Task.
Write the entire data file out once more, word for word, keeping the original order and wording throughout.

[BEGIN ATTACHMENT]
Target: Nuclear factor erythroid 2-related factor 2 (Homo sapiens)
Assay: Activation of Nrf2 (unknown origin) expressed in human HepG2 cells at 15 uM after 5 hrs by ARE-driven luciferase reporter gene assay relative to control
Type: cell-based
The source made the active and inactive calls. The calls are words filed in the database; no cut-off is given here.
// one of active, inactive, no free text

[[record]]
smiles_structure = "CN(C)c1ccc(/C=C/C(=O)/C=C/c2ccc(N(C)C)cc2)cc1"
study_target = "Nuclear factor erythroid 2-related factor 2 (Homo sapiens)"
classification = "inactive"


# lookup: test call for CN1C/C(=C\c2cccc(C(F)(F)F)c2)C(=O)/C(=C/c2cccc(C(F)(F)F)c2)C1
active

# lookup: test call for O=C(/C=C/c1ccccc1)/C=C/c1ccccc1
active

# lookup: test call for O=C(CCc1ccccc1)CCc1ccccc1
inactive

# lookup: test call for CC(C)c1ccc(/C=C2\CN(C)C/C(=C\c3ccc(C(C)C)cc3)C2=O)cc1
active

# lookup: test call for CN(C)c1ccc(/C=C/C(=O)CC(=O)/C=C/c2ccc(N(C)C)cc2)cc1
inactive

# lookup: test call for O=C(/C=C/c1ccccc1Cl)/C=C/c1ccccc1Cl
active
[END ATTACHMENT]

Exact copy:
Target: Nuclear factor erythroid 2-related factor 2 (Homo sapiens)
Assay: Activation of Nrf2 (unknown origin) expressed in human HepG2 cells at 15 uM after 5 hrs by ARE-driven luciferase reporter gene assay relative to control
Type: cell-based
The source made the active and inactive calls. The calls are words filed in the database; no cut-off is given here.
// one of active, inactive, no free text

[[record]]
smiles_structure = "CN(C)c1ccc(/C=C/C(=O)/C=C/c2ccc(N(C)C)cc2)cc1"
study_target = "Nuclear factor erythroid 2-related factor 2 (Homo sapiens)"
classification = "inactive"


# lookup: test call for CN1C/C(=C\c2cccc(C(F)(F)F)c2)C(=O)/C(=C/c2cccc(C(F)(F)F)c2)C1
active

# lookup: test call for O=C(/C=C/c1ccccc1)/C=C/c1ccccc1
active

# lookup: test call for O=C(CCc1ccccc1)CCc1ccccc1
inactive

# lookup: test call for CC(C)c1ccc(/C=C2\CN(C)C/C(=C\c3ccc(C(C)C)cc3)C2=O)cc1
active

# lookup: test call for CN(C)c1ccc(/C=C/C(=O)CC(=O)/C=C/c2ccc(N(C)C)cc2)cc1
inactive

# lookup: test call for O=C(/C=C/c1ccccc1Cl)/C=C/c1ccccc1Cl
active